SAN JOSE, Calif. The ITU released a key part of its pending G.hn standard. The spec aims to create unified home networking chips able drive throughput rates ranging from 50 to more than 700 Mbits/second over coax, phone or power lines.
The ITU-T G.9960 specification issued Friday (Dec. 12) defines a physical layer needed to start development of such chips. A companion spec for a media access controller that could be implemented in firmware is expected to be complete as early as September 2009.
If all goes well, a wide range of companies active in the standard including Atheros, Coppergate, Infineon, Intel, Intellon, Panasonic, Texas Instruments and others could ship chips by mid 2010. A broad group of vendors formed the HomeGrid Forum in May to throw their support behind the G.hn standard.
The market for wired home networks has been fragmented to date with one or more different standards for each type of wiring. That fact has made some systems makers and service providers skittish about committing to any one technology, an impediment chip makers and analysts believe the new standard could eliminate.
In the absence of a wired standard, Wi-Fi has become a dominant home network technology. However, to date carriers have said it is not up to the job of carrying video across the home.
"The industry is at an inflection point for the first time there is a global standard for all three media types," said Michael Weissman, vice president of North American marketing at Coppergate Communications, a maker of home net chips used by AT&T and others. "With this agreement on a physical layer, the race is on to implement this new standard," he added.
The G.hn standard specifies physical layer data rates up to a Gbit/second. It is expected to enable data throughput at rates up to 800 Mbits/s over coax lines.
It's unclear what throughput levels the standard could support on relatively noisy telephone and power lines. Weismann said he believes G.hn could enable throughput of at least 100 Mbits/s on powerline—about twice current rates—and chips could deliver as much as 400 Mbits/s, he said.
"You will have to implement it to know for sure, but if you could deliver 100 Mbits/s, it's a huge, huge win," he added.
Weismann said he expects about half a dozen companies will field silicon based on G.hn by mid-2010, including some silicon core providers. Some may try to differentiate products by being backward compatible with today's powerline or coax technologies.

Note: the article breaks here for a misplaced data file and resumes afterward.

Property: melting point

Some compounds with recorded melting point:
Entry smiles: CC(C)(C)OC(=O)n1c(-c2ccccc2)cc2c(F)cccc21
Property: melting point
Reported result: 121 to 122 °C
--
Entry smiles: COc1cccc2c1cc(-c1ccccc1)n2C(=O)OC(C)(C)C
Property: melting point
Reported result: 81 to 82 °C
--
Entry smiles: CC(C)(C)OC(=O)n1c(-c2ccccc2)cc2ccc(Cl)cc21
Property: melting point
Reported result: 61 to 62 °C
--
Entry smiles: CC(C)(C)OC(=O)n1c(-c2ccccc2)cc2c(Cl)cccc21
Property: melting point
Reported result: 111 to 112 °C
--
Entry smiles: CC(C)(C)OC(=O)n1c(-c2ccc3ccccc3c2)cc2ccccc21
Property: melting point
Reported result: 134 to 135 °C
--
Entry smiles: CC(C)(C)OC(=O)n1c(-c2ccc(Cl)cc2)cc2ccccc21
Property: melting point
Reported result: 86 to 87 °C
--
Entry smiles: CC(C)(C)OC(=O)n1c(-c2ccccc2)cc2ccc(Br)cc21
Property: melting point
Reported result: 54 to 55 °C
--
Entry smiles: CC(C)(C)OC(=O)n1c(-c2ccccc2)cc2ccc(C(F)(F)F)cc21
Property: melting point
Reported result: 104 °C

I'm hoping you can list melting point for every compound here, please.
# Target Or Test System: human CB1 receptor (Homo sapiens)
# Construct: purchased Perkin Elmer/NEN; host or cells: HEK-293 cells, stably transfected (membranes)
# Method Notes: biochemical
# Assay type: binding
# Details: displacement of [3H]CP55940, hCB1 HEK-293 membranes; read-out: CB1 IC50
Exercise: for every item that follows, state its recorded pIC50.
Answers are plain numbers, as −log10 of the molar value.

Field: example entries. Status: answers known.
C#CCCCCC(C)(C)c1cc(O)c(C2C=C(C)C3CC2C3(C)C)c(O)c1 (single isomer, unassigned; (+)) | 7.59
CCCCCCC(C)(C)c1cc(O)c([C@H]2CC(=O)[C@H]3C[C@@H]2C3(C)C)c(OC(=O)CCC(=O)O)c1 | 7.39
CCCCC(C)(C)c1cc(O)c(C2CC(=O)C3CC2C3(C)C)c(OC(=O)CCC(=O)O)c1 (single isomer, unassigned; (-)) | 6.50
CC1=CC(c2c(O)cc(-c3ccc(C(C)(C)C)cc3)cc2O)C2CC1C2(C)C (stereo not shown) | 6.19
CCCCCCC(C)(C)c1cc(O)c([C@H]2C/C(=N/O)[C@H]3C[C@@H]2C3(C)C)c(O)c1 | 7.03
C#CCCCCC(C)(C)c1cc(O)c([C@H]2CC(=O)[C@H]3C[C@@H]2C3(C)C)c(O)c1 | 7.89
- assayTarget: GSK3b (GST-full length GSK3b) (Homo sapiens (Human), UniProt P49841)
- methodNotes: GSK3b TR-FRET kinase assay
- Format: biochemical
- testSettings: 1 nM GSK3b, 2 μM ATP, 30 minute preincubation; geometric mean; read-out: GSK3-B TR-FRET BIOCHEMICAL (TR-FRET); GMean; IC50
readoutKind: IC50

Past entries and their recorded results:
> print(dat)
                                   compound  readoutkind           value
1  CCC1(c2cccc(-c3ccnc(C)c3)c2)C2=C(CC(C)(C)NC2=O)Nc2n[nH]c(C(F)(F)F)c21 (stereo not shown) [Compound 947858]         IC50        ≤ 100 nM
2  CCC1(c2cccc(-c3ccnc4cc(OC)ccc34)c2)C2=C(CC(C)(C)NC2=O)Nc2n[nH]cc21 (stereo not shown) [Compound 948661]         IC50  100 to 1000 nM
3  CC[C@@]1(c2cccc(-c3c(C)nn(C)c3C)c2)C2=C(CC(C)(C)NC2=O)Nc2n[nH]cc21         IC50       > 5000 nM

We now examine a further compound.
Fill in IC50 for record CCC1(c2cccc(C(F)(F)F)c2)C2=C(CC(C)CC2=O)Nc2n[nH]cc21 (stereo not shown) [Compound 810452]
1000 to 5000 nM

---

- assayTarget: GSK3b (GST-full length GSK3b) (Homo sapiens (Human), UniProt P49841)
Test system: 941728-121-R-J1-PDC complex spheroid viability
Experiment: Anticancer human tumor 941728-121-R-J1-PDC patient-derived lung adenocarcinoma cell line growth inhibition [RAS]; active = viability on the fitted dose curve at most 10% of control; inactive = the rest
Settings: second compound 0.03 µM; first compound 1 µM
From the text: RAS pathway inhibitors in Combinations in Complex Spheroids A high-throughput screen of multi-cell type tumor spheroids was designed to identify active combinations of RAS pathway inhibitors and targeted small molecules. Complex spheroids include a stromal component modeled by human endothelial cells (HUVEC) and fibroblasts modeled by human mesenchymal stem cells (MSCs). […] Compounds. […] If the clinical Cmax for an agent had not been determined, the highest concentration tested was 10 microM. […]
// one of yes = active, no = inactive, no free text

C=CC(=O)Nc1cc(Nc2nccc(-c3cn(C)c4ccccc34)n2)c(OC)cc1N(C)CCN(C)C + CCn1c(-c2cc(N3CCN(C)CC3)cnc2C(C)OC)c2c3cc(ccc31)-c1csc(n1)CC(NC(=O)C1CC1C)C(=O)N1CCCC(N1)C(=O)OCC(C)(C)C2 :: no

Many analysts were quick to praise the ITU milestone
"Service operators have been looking for an international standard that encompasses multiple wired mediums for video distribution," said Joyce Putscher, a principal analyst a In-Stat, in a press release from the ITU. "G.hn meets that requirement, and it seems clear that with significant industry backing from service providers, semiconductor and equipment vendors, and the fast rate at which the process is moving to achieve a standard, we will see first equipment by 2010."
"If G.hn sees integration into carrier devices by 2010, we expect that some 42 million G.hn-compliant nodes will ship in 2013 in devices such as set-top boxes, residential gateways and other service provider CPE hardware," said Michael Wolf, a research director at ABI Research.
"This [standard] will enable seamless communication between computers, HDTVs and telephones over existing wires," said Malcolm Johnson, director of the ITU's telecom standards bureau, speaking in the release. "I expect that this exciting new technology will also foster innovations such as energy efficient smart appliances, home automation and telemedicine devices," he added.
"We believe ITU's work is an important step towards eliminating fragmentation in the industry and in achieving the vision of a networked home," added Kurt Scherf, analyst with Parks Associates.
Meanwhile, a separately effort to unify competing powerline networking approaches continues to drag on the IEEE 1901 committee. The group is expected to convene in Kyoto next week to re-visit proposals that failed to win a majority of votes at earlier meetings.